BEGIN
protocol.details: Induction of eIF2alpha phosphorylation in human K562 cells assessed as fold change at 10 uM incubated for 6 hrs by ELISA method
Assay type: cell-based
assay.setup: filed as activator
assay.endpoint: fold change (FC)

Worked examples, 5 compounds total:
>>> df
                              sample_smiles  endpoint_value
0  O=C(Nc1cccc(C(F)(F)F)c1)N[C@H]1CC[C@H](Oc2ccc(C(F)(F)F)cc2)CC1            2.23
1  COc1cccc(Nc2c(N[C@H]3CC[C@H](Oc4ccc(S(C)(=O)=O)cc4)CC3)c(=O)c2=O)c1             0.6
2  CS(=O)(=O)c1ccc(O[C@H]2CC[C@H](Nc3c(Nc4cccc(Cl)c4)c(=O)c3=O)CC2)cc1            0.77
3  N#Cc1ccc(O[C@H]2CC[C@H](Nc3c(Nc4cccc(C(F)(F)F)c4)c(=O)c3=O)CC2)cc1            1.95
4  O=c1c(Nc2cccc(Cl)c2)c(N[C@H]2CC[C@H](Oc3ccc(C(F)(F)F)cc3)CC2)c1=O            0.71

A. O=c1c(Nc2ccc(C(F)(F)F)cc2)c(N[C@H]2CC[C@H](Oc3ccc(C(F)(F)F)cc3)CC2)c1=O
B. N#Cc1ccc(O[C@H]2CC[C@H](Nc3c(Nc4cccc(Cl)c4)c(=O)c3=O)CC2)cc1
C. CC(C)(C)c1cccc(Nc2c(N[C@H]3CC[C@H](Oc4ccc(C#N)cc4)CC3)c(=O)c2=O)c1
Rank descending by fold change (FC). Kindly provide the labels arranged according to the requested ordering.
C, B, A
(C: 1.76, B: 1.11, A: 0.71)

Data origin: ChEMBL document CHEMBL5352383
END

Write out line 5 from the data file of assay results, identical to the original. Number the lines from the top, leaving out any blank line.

Worked examples, 5 compounds total: